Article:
Science in the News
Global Study Highlights Dangers of Smokeless Tobacco Use
September 15, 2015
A new analysis of the worldwide disease burden attributed to smokeless tobacco (SLT) use1 estimates that SLT consumption by adults resulted in more than 62,000 deaths from oral, pharyngeal and esophageal cancer in 2010, and the loss of an estimated 1.7 million disability-adjusted life years. The study assessed the global burden of disease due to consumption of SLT products such as chewing tobacco, moist snuff, dry snuff, snus, betel quid (a combination of betel leaf, areca nut and slaked lime, and often tobacco) or areca nut with added tobacco.
The researchers concluded that the global burden of disease attributed to SLT usage is highest in India, where 32 percent of men and 18 percent of women use various commercial SLT products or home-made variations of betel quid.1 Additional studies show that immigrants from India and Southeast Asia continue to consume betel-quid or areca-nut chewing products (e.g., paan, gutka) after migrating to the United States and other locations.2
In the United States, an estimated 8.8 million adults3 use smokeless tobacco products, including an estimated 5.8 percent of young adults aged 18 to 25. Data from the Centers for Disease Control and Prevention (CDC) also shows that smokeless tobacco use among U.S. high-school athletes increased significantly from 2001 to 2013.4 A 2014 joint report on smokeless tobacco use5 from the National Cancer Institute and the CDC found sufficient evidence that SLT products increase the risk of oral cancer and precancerous oral lesions.
Tobacco-use cessation is essential for preventing or lowering disease risk, including that of oral cancer. Dentists should ask patients about their past or current use of all tobacco-containing products, including smokeless tobacco and areca-nut and betel-quid chewing (with or without tobacco), and counsel about the risks associated with these products.
Patients should also be monitored for the following signs of exposure to tobacco-containing products (smokeless or smoked): stained teeth and tongue, dulled sense of taste and smell, slow healing after a tooth extraction or other surgery, oral mucosal lesions, and periodontal disease. To support patient health and oral cancer prevention, dentists and hygienists are strongly encouraged to take an active role in promoting tobacco-use cessation, regular visits to the dentist, and appropriate oral hygiene.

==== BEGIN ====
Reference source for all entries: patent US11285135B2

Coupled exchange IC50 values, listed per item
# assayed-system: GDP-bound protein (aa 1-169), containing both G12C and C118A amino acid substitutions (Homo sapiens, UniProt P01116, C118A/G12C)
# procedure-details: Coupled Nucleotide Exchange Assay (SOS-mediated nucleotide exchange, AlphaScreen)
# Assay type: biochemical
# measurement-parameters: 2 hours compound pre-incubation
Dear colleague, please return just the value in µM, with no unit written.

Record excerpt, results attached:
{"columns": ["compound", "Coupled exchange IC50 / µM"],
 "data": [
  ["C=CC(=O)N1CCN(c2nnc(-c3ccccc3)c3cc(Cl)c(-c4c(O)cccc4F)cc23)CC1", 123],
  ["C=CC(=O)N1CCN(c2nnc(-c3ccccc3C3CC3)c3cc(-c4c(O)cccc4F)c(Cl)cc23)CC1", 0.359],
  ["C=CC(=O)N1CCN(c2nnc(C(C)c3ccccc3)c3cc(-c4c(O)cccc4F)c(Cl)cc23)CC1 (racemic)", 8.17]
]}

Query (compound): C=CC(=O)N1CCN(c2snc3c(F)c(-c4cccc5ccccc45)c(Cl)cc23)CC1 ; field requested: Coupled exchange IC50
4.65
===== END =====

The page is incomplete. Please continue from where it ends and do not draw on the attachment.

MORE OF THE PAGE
1. Siddiqi K, Shah S, Abbas SM, et al. Global burden of disease due to smokeless tobacco consumption in adults: analysis of data from 113 countries. BMC Med. 2015 Aug 17;13:194.
2. Changrani J, Gany FM, Cruz G, Kerr R, Katz R. Paan and gutka use in the United States: a pilot study in Bangladeshi and Indian-Gujarati immigrants in New York City. Journal of Immigrant and Refugee Studies. 2006;4(1):99–110.
3. Substance Abuse and Mental Health Services Administration, Results from the 2013 National Survey on Drug Use and Health: Summary of National Findings, NSDUH Series H-48, HHS Publication No. (SMA) 14-4863. Rockville, MD: Substance Abuse and Mental Health Services Administration, 2014. Available at: “http://www.samhsa.gov/data/sites/default/files/NSDUHresultsPDF
WHTML2013/Web/NSDUHresults2013.htm”. Accessed September 8, 2015.
4. Agaku IT, Singh T, Jones SE, et al. Combustible and Smokeless Tobacco Use Among High School Athletes - United States, 2001-2013. MMWR Morb Mortal Wkly Rep. 2015 Sep 4;64(34):935-9.
5. National Cancer Institute and Centers for Disease Control and Prevention. Smokeless Tobacco and Public Health: A Global Perspective. Bethesda, MD: U.S. Department of Health and Human Services, Centers for Disease Control and Prevention and National Institutes of Health, National Cancer Institute. NIH Publication No. 14-7983; 2014. Available at: “http://cancercontrol.cancer.gov/
brp/tcrb/global-perspective/”. Accessed September 10, 2015.
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